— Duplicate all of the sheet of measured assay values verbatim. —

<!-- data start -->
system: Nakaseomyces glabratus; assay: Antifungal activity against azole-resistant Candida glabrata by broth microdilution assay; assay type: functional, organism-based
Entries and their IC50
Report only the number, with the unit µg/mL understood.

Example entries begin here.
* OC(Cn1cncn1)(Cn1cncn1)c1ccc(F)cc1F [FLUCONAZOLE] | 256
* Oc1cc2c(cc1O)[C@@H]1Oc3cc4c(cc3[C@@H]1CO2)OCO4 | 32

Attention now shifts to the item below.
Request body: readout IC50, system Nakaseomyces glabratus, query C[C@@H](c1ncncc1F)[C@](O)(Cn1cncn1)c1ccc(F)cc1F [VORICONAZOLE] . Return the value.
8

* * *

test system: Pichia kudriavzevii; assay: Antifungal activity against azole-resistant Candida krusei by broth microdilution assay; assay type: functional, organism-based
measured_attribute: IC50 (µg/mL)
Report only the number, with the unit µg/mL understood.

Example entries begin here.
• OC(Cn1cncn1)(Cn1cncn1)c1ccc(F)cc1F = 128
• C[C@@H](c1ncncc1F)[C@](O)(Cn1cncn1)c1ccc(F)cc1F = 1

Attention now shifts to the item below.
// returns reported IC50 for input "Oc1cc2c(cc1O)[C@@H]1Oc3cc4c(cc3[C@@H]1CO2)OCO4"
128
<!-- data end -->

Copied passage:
system: Nakaseomyces glabratus; assay: Antifungal activity against azole-resistant Candida glabrata by broth microdilution assay; assay type: functional, organism-based
Entries and their IC50
Report only the number, with the unit µg/mL understood.

Example entries begin here.
* OC(Cn1cncn1)(Cn1cncn1)c1ccc(F)cc1F [FLUCONAZOLE] | 256
* Oc1cc2c(cc1O)[C@@H]1Oc3cc4c(cc3[C@@H]1CO2)OCO4 | 32

Attention now shifts to the item below.
Request body: readout IC50, system Nakaseomyces glabratus, query C[C@@H](c1ncncc1F)[C@](O)(Cn1cncn1)c1ccc(F)cc1F [VORICONAZOLE] . Return the value.
8

* * *

test system: Pichia kudriavzevii; assay: Antifungal activity against azole-resistant Candida krusei by broth microdilution assay; assay type: functional, organism-based
measured_attribute: IC50 (µg/mL)
Report only the number, with the unit µg/mL understood.

Example entries begin here.
• OC(Cn1cncn1)(Cn1cncn1)c1ccc(F)cc1F = 128
• C[C@@H](c1ncncc1F)[C@](O)(Cn1cncn1)c1ccc(F)cc1F = 1

Attention now shifts to the item below.
// returns reported IC50 for input "Oc1cc2c(cc1O)[C@@H]1Oc3cc4c(cc3[C@@H]1CO2)OCO4"
128